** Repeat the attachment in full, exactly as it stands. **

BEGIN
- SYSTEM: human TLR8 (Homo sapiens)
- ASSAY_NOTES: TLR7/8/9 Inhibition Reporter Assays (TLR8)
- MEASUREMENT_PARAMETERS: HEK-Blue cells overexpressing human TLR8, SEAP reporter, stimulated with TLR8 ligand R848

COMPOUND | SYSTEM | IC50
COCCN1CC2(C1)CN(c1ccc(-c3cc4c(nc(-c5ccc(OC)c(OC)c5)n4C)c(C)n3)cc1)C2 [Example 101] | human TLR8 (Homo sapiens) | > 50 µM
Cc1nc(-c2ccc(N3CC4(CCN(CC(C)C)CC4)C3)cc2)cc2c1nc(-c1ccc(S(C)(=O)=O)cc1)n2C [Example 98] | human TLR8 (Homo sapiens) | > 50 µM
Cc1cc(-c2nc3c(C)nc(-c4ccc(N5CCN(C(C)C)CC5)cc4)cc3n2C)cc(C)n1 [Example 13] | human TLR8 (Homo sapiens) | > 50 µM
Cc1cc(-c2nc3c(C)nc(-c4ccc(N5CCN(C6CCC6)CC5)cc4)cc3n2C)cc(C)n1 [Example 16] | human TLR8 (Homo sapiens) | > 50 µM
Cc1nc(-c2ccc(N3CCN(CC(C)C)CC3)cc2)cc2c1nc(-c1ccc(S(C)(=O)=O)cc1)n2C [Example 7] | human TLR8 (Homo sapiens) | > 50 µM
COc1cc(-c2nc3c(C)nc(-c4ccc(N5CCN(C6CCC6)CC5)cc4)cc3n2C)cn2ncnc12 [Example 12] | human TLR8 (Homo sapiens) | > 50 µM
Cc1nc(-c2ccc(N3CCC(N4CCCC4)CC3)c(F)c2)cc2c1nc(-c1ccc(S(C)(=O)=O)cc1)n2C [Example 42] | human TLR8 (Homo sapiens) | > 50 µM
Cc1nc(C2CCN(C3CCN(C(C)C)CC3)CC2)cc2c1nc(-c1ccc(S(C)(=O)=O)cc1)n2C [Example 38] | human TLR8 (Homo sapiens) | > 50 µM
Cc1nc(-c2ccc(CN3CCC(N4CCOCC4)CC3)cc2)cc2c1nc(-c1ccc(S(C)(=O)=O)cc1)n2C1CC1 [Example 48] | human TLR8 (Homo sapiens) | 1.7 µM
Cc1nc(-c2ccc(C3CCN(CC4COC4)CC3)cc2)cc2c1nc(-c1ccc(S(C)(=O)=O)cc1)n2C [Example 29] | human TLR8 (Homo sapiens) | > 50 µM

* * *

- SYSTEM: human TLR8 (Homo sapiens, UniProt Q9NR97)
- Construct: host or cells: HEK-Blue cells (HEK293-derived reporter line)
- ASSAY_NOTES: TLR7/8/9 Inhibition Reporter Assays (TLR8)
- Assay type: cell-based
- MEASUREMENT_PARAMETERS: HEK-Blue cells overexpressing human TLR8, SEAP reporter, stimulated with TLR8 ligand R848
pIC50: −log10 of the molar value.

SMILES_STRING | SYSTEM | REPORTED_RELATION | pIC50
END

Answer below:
- SYSTEM: human TLR8 (Homo sapiens)
- ASSAY_NOTES: TLR7/8/9 Inhibition Reporter Assays (TLR8)
- MEASUREMENT_PARAMETERS: HEK-Blue cells overexpressing human TLR8, SEAP reporter, stimulated with TLR8 ligand R848

COMPOUND | SYSTEM | IC50
COCCN1CC2(C1)CN(c1ccc(-c3cc4c(nc(-c5ccc(OC)c(OC)c5)n4C)c(C)n3)cc1)C2 [Example 101] | human TLR8 (Homo sapiens) | > 50 µM
Cc1nc(-c2ccc(N3CC4(CCN(CC(C)C)CC4)C3)cc2)cc2c1nc(-c1ccc(S(C)(=O)=O)cc1)n2C [Example 98] | human TLR8 (Homo sapiens) | > 50 µM
Cc1cc(-c2nc3c(C)nc(-c4ccc(N5CCN(C(C)C)CC5)cc4)cc3n2C)cc(C)n1 [Example 13] | human TLR8 (Homo sapiens) | > 50 µM
Cc1cc(-c2nc3c(C)nc(-c4ccc(N5CCN(C6CCC6)CC5)cc4)cc3n2C)cc(C)n1 [Example 16] | human TLR8 (Homo sapiens) | > 50 µM
Cc1nc(-c2ccc(N3CCN(CC(C)C)CC3)cc2)cc2c1nc(-c1ccc(S(C)(=O)=O)cc1)n2C [Example 7] | human TLR8 (Homo sapiens) | > 50 µM
COc1cc(-c2nc3c(C)nc(-c4ccc(N5CCN(C6CCC6)CC5)cc4)cc3n2C)cn2ncnc12 [Example 12] | human TLR8 (Homo sapiens) | > 50 µM
Cc1nc(-c2ccc(N3CCC(N4CCCC4)CC3)c(F)c2)cc2c1nc(-c1ccc(S(C)(=O)=O)cc1)n2C [Example 42] | human TLR8 (Homo sapiens) | > 50 µM
Cc1nc(C2CCN(C3CCN(C(C)C)CC3)CC2)cc2c1nc(-c1ccc(S(C)(=O)=O)cc1)n2C [Example 38] | human TLR8 (Homo sapiens) | > 50 µM
Cc1nc(-c2ccc(CN3CCC(N4CCOCC4)CC3)cc2)cc2c1nc(-c1ccc(S(C)(=O)=O)cc1)n2C1CC1 [Example 48] | human TLR8 (Homo sapiens) | 1.7 µM
Cc1nc(-c2ccc(C3CCN(CC4COC4)CC3)cc2)cc2c1nc(-c1ccc(S(C)(=O)=O)cc1)n2C [Example 29] | human TLR8 (Homo sapiens) | > 50 µM

* * *

- SYSTEM: human TLR8 (Homo sapiens, UniProt Q9NR97)
- Construct: host or cells: HEK-Blue cells (HEK293-derived reporter line)
- ASSAY_NOTES: TLR7/8/9 Inhibition Reporter Assays (TLR8)
- Assay type: cell-based
- MEASUREMENT_PARAMETERS: HEK-Blue cells overexpressing human TLR8, SEAP reporter, stimulated with TLR8 ligand R848
pIC50: −log10 of the molar value.

SMILES_STRING | SYSTEM | REPORTED_RELATION | pIC50